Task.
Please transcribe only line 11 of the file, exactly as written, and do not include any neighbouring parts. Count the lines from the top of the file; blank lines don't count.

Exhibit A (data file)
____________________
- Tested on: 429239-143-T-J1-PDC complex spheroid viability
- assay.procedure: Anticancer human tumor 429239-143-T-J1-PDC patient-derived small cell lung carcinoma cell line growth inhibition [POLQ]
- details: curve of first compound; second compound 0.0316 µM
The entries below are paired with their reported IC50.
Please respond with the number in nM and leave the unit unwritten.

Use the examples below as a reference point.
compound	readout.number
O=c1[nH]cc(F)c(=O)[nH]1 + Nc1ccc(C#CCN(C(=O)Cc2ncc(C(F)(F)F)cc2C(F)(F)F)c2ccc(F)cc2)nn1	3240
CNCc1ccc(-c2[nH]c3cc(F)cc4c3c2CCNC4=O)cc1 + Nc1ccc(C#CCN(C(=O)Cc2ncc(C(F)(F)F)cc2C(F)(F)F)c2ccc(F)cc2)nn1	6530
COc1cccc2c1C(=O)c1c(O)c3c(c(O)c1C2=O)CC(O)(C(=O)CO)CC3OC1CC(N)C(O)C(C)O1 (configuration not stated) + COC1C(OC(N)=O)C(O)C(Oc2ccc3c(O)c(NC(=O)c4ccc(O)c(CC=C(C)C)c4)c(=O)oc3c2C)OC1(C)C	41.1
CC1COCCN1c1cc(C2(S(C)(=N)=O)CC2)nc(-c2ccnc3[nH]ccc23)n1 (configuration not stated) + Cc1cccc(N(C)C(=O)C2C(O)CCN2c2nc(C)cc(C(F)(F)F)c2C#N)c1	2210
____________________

CC1COCCN1c1cc(C2(S(C)(=N)=O)CC2)nc(-c2ccnc3[nH]ccc23)n1 (configuration not stated) + Cc1cccc(N(C)C(=O)C2C(O)CCN2c2nc(C)cc(C(F)(F)F)c2C#N)c1	2210